So, if you’ve messed something up or accidentally bumped into someone, apologize to them by saying désolé(e). And if there’s a slow walker in front of you and you want to get that person’s attention, say excusez-moi, which means excuse me, obviously. It is possible to say excuse me is one of the words that are the same in English and French.

Another thing is that if you want someone to repeat themselves because you didn’t understand what they said the first time, you can just say ‘Pardon’ to them.

  • S’il Vous Plaît

‘Please’ is another important word that we use daily. So, how do you say please in French?

You use the phrase S’il vous plaît which simply translates to please. You can use this phrase in almost every situation that you face.

There is an informal version of this phrase as well: s’il te plaît.

  • Saying That You Do Not Speak French (in French) 

As someone who is learning French as a beginner or a foreigner vacationing in France, it’s understandable that you won’t alway understand what French people say to you. You can use the following phrases when talking to someone who is fluent in the language to make your experience easier:

  • Je ne sais pas ( I don’t know) 
  • Je ne comprends pas (I don’t understand) 
  • Parlez-vous anglais ? (do you speak English) 
  • Je parle un peu français literally translates to I speak a little French
  • Pourriez-vous répéter, s’il vous plaît ? (could you repeat please?) 
  • Comment dit-on _____ en français ? (how do you say….in French?) 

Asking for Information in French

When you’re on a trip to France there are going to be situations where you’ll have to ask someone for some information. For instance, you want to know the wifi-password of a cafe. These phrases will help you:

  • Quel est le mot de passe du wifi means what is the wifi password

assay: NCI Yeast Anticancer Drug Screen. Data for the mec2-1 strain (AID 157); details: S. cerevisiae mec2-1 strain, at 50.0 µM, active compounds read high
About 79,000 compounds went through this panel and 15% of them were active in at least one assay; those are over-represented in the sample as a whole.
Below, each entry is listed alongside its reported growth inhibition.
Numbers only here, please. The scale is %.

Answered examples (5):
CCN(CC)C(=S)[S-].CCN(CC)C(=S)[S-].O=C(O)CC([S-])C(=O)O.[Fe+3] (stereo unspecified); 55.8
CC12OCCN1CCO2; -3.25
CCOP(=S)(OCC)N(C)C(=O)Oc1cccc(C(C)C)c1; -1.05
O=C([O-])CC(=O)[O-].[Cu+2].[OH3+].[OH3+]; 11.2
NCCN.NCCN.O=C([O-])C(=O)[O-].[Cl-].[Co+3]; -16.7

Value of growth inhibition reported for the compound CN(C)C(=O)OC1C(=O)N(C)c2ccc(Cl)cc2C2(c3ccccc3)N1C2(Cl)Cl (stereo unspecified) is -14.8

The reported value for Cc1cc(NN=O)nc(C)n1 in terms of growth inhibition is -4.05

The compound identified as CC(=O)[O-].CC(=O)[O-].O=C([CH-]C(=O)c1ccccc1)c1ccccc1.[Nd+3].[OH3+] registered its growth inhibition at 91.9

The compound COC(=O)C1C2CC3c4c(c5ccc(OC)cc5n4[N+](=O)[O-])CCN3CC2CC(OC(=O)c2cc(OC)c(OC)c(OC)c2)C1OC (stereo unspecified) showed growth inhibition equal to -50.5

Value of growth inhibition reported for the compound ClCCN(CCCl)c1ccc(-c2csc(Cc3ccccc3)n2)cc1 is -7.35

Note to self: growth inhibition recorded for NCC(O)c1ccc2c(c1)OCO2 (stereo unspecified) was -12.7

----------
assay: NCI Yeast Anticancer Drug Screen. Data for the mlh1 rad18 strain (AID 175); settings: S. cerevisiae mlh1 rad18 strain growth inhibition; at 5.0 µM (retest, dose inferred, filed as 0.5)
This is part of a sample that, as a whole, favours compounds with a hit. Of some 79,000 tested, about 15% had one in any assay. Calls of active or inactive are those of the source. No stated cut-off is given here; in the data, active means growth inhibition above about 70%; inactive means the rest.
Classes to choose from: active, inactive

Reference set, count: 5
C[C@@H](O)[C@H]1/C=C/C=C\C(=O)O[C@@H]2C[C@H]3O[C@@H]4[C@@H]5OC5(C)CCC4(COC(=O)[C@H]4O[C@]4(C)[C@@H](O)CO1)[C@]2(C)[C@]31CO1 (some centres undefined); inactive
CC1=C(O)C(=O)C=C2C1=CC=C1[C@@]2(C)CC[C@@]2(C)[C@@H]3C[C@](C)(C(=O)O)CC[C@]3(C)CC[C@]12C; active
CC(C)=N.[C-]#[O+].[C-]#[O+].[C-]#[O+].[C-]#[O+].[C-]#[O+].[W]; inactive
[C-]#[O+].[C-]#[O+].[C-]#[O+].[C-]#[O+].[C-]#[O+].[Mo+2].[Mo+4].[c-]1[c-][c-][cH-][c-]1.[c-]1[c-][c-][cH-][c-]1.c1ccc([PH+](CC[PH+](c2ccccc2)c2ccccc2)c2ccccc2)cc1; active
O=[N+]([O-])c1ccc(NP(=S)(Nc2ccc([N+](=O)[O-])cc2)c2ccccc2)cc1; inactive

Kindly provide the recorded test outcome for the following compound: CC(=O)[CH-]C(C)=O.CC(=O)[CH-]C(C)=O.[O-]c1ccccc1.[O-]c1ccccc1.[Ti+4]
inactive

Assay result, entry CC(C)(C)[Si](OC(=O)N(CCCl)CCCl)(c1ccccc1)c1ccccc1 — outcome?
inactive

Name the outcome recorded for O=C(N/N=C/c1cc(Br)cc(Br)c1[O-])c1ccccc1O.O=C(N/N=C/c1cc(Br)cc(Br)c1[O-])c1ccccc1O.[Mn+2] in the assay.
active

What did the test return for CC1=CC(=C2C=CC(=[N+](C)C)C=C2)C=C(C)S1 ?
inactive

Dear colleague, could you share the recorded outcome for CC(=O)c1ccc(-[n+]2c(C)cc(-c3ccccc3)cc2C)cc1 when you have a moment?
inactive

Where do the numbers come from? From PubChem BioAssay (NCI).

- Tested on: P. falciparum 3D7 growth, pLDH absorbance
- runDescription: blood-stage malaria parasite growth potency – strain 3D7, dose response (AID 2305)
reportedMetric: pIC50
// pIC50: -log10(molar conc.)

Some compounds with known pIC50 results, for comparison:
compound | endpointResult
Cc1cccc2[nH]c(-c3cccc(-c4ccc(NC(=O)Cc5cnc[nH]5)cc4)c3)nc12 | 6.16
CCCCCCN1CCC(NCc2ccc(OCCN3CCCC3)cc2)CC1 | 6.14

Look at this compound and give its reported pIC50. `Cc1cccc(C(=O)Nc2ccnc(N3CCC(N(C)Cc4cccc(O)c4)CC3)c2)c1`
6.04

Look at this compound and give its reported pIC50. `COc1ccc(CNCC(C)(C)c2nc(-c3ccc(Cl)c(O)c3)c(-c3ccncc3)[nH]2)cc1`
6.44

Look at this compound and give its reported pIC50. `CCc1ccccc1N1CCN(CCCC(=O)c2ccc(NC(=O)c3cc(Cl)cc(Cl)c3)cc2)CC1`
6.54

• Combien ça coûte? (how much does it cost?)
  • Où est/où sont ? (where is/are?)
  • Est-ce que vous pouvez m’aider? (can you help me?)

And if you ask someone for directions, these phrases will help you understand the directions the other person is giving to you in French:

  • À côté de (next to) 
  • À droite (on the right) 
  • C’est loin (it’s far) 
  • À gauche (on the left)
  • Près de (near) 
  • Tout droit (straight ahead) 

How to Order Food in French

Many restaurants in France usually have an English menu for foreigners but such restaurants are rarely the best choice if you want to get authentic French cuisine. Here are some phrases that will help you find your way at a restaurant in France:

  • Je voudrais… (I would like…) 
  • La carte, s’il vous plaît (the menu please) 
  • Sur place ou à emporter ? (to eat here or to take out?) 
  • Un… s’il vous plait (a…please)  
  • L’addition s’il vous plaît (the bill please) 

More Important French Words and Phrases

Here are some more miscellaneous French words and phrases for you to memorize:

  • Fille = Girl 
  • Garçon = Boy 
  • Bonne Nuit = Good night 
  • Amour = Love 
  • Monde = World 
  • Chien = Dog
  • Temps = Time 
  • Raison = Reason
  • Fort = Strong
  • Jour = Day 
  • Belle = Beautiful 
  • Beau = Handsome
  • Chat = Cat

Now, look at some phrases:

  • Quelle heure est-il?= What time is it? 
  • Je suis désolé(e)= I’m sorry
  • Comment allez-vous?= How are you doing? 
  • Comment vous appelez-vous?= What is your name? 
  • Combien ça coûte?= How much is this?
  • Je m’appelle= My name is 


While this isn’t the complete list of all the French words in English for beginners, it certainly has all the French words that you need to know. Use this guide as a primer to begin your French lessons that cover everything from English words that come from French to common French words used in English. We wish you the best of luck!